When we consider geography, territorial boundaries are also a factor. Studies measuring happiness on a national basis have become a growth industry, with some countries deemed to be high on the charts and others low. In terms of the public or collective attachment to their nation many Canadians embrace robustly a set of global values, in particular for tolerance and human rights. They are deeply connected with and are curious about the world through communications and travel.

Yet even with all this hyper globalism, where it is the similarities not the differences with the world that stand out, territorial connects still have vital meaning. Like many Canadians I am deeply imbued with a curiosity about the world and whenever I return to Canada from elsewhere I feel reassured; I can relax from uncertainty and rest on the secure ground that is Canada.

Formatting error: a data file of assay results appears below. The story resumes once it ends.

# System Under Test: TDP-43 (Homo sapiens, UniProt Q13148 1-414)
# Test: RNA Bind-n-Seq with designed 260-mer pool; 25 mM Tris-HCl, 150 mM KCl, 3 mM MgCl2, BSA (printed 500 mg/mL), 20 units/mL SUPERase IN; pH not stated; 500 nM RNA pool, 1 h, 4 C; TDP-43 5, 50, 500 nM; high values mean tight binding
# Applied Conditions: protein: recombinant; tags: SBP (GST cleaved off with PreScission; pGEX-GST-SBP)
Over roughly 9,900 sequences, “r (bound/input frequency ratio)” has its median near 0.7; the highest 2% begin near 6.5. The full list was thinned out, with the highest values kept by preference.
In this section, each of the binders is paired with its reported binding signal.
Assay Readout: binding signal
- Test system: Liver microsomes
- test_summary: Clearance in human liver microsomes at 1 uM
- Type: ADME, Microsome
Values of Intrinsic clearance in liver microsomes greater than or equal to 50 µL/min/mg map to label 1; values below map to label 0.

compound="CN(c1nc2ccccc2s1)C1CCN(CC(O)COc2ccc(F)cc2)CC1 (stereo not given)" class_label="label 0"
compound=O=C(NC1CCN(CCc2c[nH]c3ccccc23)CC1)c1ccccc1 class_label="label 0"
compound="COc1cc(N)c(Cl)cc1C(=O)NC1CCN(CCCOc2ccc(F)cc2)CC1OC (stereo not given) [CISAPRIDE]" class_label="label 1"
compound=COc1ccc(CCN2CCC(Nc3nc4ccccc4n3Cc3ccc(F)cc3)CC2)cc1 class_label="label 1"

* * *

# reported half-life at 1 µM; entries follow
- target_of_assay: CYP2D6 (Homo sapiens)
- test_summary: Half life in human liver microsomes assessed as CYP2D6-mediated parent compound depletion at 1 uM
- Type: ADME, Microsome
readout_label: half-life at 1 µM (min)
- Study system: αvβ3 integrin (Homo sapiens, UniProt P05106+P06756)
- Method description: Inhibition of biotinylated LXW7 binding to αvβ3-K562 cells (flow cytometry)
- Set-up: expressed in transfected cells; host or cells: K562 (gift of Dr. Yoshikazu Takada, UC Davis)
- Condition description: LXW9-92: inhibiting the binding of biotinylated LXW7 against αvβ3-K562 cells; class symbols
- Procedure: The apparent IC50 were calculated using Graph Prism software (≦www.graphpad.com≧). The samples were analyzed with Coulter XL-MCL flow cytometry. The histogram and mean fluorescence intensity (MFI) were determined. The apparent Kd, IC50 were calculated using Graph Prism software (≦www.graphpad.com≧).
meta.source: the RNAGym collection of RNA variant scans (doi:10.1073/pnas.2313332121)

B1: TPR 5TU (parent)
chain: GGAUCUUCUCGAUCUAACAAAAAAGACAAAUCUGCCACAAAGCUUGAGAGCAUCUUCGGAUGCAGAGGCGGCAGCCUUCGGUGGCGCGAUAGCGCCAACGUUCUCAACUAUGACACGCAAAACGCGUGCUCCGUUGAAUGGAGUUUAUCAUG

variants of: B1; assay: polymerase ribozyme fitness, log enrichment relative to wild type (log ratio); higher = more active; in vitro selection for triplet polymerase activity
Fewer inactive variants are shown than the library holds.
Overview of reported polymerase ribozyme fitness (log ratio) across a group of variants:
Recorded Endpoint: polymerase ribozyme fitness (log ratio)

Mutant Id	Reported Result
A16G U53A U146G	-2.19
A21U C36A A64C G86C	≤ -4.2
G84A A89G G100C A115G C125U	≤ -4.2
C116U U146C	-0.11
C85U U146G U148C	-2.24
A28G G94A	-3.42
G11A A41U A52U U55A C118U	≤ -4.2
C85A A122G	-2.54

These analogies should not be pushed too far. Few if any Canadians have the set of intense feelings about their country, or locality, that they do about their personal attachments. Still, the parallels merit some attention. Canada as a nation gets involved in internal arguments with its provinces for example and opportunity for frustrations abound just as occurs in our personal relationships. Humour and generosity stand out as the understated yet basic ingredients for happiness in our personal relationships and could be wonderful attributes for extending the level of happiness in the national arena. This is a thought for all of us to embrace on Canada Day.

Dr. Sarah Maddocks
Psychologist
www.drsarahmaddocks.com